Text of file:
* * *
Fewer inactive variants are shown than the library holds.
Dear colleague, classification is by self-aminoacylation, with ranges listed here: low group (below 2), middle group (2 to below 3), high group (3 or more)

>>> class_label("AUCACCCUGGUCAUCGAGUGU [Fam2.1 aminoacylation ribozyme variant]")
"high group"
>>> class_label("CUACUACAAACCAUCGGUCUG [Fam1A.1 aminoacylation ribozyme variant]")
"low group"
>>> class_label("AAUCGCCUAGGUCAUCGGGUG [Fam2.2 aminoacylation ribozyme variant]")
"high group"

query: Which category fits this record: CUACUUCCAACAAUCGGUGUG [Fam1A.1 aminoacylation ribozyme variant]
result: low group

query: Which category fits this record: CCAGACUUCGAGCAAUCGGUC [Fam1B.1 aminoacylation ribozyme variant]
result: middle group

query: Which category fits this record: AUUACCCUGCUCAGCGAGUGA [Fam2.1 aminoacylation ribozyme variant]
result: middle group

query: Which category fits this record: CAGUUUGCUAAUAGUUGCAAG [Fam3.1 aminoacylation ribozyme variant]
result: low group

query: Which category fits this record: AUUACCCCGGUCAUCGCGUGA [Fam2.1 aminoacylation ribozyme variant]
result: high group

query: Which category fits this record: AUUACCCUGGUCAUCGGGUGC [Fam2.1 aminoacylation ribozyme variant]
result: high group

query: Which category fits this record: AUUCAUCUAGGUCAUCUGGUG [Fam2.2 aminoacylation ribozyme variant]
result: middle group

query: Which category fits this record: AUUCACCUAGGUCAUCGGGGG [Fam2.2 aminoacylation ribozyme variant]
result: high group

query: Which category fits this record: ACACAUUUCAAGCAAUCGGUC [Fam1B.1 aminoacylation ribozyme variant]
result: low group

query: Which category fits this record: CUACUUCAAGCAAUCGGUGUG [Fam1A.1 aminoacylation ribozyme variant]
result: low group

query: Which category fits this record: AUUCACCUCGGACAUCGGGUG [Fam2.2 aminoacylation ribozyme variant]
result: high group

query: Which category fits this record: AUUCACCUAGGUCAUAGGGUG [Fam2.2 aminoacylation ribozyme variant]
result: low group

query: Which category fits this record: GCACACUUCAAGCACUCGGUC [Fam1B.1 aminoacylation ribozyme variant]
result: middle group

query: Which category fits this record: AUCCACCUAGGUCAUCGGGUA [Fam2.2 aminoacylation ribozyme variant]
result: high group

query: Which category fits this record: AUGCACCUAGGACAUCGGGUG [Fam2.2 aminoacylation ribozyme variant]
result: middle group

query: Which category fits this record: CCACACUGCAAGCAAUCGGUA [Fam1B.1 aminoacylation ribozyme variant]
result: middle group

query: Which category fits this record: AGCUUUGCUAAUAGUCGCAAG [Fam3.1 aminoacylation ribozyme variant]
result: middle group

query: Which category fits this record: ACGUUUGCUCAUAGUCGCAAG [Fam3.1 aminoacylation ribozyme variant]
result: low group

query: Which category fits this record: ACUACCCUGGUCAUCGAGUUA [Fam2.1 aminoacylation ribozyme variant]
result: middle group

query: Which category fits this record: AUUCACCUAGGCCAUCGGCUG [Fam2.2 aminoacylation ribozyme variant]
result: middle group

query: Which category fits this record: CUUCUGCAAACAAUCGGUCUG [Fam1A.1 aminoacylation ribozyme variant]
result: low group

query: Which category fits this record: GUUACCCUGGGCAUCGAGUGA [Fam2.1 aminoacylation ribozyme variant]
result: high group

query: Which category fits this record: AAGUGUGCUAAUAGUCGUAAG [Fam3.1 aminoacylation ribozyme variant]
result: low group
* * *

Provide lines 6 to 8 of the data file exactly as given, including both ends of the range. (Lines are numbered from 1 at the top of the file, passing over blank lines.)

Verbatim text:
"low group"
>>> class_label("AAUCGCCUAGGUCAUCGGGUG [Fam2.2 aminoacylation ribozyme variant]")
"high group"